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How Did Japan Lose Its Air Superiority Advantage?

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How Did Japan Lose Its Air Superiority Advantage?

Once one of the world’s most capable air forces, Japan now finds itself outmatched in air-to-air combat capabilities.

How Did Japan Lose Its Air Superiority Advantage?

Koku-Jieitai pilots race to two Mitsubishi F-15J Eagles during a scramble demonstration as part of a 10-day U.S.-Japan Bilateral Career Training at Chitose Air Base, Japan, April 14, 2017.

Credit: U.S. Air Force photo by Tech. Sgt. Benjamin W. Stratton

Japan received its first F-15J fighters in 1980, and alongside Iran, Israel, and Saudi Arabia was one of only four countries permitted by the United States to purchase its advanced fourth generation air superiority fighter at the time. The F-15 far surpassed the capabilities of all those fielded by Japan’s neighbors, with the exception of the Soviet Union’s MiG-31 interceptors and, from 1985, its Su-27 fighters as well.

With 200 F-15 fighters in service among its other potent assets, Japan became the world’s third most capable air force and held this title throughout the 1980s — with only the United States and the USSR fielding similarly capable platforms in comparable numbers. With the United States and USSR maintaining an effective monopoly on the production of fourth generation air superiority fighters, and the former restricting their export where the latter banned them entirely, very few countries possessed such high end capabilities.

As a result of Japan’s alliance with the United States, the USSR had long been considered the East Asian state’s primary potential adversary, as Japan was almost certainly set to be involved in any open conflict between the two superpowers due to the extensive U.S. military presence on its territory. The collapse of the Soviet Bloc in 1991 however was somewhat counterintuitively key to undermining the Japanese advantage in the air and causing a severe deterioration in its security capabilities.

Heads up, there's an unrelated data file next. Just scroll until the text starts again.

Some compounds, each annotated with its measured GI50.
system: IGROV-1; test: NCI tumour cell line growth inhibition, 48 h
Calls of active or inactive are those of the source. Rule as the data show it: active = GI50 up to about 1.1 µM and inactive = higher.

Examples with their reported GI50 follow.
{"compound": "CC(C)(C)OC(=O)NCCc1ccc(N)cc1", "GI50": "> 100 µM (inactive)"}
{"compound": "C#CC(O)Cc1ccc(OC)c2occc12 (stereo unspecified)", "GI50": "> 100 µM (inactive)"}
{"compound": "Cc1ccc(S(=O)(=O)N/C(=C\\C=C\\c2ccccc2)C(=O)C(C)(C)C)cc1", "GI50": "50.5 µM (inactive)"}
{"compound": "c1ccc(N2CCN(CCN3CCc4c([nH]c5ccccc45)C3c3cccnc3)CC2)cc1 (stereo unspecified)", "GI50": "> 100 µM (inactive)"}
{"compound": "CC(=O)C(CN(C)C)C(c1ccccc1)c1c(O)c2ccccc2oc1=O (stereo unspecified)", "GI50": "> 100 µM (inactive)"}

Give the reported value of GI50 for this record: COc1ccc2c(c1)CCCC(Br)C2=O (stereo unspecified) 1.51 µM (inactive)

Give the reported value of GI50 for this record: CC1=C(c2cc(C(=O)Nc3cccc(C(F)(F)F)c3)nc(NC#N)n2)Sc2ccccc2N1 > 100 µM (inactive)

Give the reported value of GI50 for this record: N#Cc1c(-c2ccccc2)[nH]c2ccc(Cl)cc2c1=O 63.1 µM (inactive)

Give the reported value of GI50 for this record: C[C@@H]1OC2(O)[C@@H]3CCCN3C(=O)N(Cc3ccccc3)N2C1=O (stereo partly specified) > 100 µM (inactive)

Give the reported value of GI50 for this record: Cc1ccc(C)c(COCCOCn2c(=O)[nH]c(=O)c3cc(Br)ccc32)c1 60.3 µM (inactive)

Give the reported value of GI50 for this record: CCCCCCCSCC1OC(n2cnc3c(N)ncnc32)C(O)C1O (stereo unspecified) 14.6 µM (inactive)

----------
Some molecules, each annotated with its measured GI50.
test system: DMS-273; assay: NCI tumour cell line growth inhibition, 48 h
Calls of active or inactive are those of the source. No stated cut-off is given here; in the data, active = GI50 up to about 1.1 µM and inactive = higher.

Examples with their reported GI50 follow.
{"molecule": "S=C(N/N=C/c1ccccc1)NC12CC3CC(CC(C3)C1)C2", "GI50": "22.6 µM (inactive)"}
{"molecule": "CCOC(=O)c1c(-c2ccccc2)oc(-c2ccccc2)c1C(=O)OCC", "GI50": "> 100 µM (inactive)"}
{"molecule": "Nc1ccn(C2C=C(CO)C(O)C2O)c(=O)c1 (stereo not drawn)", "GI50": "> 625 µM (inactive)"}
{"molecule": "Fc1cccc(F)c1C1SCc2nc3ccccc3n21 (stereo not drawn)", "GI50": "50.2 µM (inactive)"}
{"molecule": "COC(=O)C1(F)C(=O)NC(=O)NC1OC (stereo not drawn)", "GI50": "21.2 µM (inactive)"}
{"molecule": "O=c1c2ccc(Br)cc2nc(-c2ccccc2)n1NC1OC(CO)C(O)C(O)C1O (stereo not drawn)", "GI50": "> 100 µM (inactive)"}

With the USSR’s fragmentation and the economies of its successor states in disaster, some of the world’s most modern and capable weapons systems including combat aircraft were made widely available for export as restrictions were removed. China was notably a prime beneficiary of this, and having struggled to develop even a basic third generation interceptor in the 1980s it could by the end of the 1990s count some of the most advanced fourth generation fighters in the world among its air fleet. The country acquired 150 Su-27 and Su-30 Flanker air superiority fighters — the latter which significantly eclipsed the capabilities of the U.S. F-15C and Japanese F-15J. Based on these designs China went on to produce over 300 J-11 fighters, platforms almost identical to the fighters it obtained from Russia, the first batches of which were in fact licence built Su-27 fighters. The F-15J finally had a match in the skies, and Japan within a decade found itself at a disadvantage both technologically and numerically.